That website discussed an article which listed 10 characteristics of these new cyber-conditioned children. For example, they pressed buttons with their thumbs instead of their index fingers. They had trouble concentrating. They couldn’t talk in complete sentences. They showed a lack of consideration of the consequences of their actions on others. It was a drearily accurate picture of the youth Silverwolf has observed being completely taken over by the computer during the past decade, so that silence, and silent meditation or long periods of sustained cogitation on one topic, become impossible for such a conditioned brain. The Harvard student’s lack of insight and inability to think in complete sentences seemed universal. Silverwolf used to hear more cogent discussions in High School.

After hearing the unthoughout blatherings of these inarticulate students at Harvard, Silverwolf is more convinced than ever that a new Human Mind is emerging which is so heavily cyber-conditioned that it is completely unaware of the way in which it has been thus conditioned, and so is virtually unable to break out of this syndrome and de-condition itself.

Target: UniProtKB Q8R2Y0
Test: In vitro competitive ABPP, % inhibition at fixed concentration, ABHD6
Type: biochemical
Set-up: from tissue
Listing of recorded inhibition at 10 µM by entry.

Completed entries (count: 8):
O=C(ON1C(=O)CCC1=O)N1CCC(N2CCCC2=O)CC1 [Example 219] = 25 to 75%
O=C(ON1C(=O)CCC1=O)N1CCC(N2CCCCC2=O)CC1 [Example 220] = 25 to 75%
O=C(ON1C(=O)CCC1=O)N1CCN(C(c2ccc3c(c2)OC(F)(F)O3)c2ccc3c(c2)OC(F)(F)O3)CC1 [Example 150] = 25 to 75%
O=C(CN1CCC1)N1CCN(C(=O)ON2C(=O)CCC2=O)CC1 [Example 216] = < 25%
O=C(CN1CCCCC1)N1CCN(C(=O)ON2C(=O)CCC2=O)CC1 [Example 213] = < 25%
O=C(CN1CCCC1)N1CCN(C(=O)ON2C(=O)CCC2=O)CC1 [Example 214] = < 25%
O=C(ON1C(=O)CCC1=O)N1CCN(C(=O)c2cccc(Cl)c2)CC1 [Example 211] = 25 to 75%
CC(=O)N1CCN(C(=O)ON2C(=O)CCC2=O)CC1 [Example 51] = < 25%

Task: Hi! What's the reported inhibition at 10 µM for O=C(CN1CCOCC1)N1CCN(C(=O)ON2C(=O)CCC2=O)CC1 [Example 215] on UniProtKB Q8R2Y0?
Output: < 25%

Can Libertarianism, the Philosophy of Natural Rights, overcome this brainwashing of the mass of young people, even the so-called brightest? We doubt it, but it had better do so or we’re doomed.

Hoooooooooooooooooooowwwwwwwwwwww! — Silverwolf

Advertisements

Tags: , , ,

2 Responses to “Libertarianism and the Dumbing-Down of Harvard”

  1. miggiemac Says:

    I enjoyed this piece but I completely disagree with the assessment of Milton Friedman. He was no statist. I have also noticed when students of these colleges are interviewed they seem to be clones of each other. From their mannerisms to their overcompensation of how they articulate their words. It baffles me how short sighted people are that argue against free markets and FOR collectivism

    • lobobreed Says:

      miggiemac – Considering that Friedman was in favor of the State increasing the money supply by 3-4%/yr, in favor of a negative income tax which is actually a guaranteed annual income, and state educational vouchers, wouldn’t you say that Friedman was a Statist? He certainly seemed to want to have the State involved deeply in the economy based on the three above reasons. And a true Libertarian would seek the separation of the State from the economy, not the involving of the State deeply and intimately in the economy. Therefore, I’d say Friedman was a Statist. — Silverwolf

Leave a Reply

Fill in your details below or click an icon to log in:

WordPress.com Logo

You are commenting using your WordPress.com account. Log Out / Change )

Twitter picture

You are commenting using your Twitter account. Log Out / Change )

Facebook photo

You are commenting using your Facebook account. Log Out / Change )

Google+ photo

You are commenting using your Google+ account. Log Out / Change )

Connecting to %s


%d bloggers like this: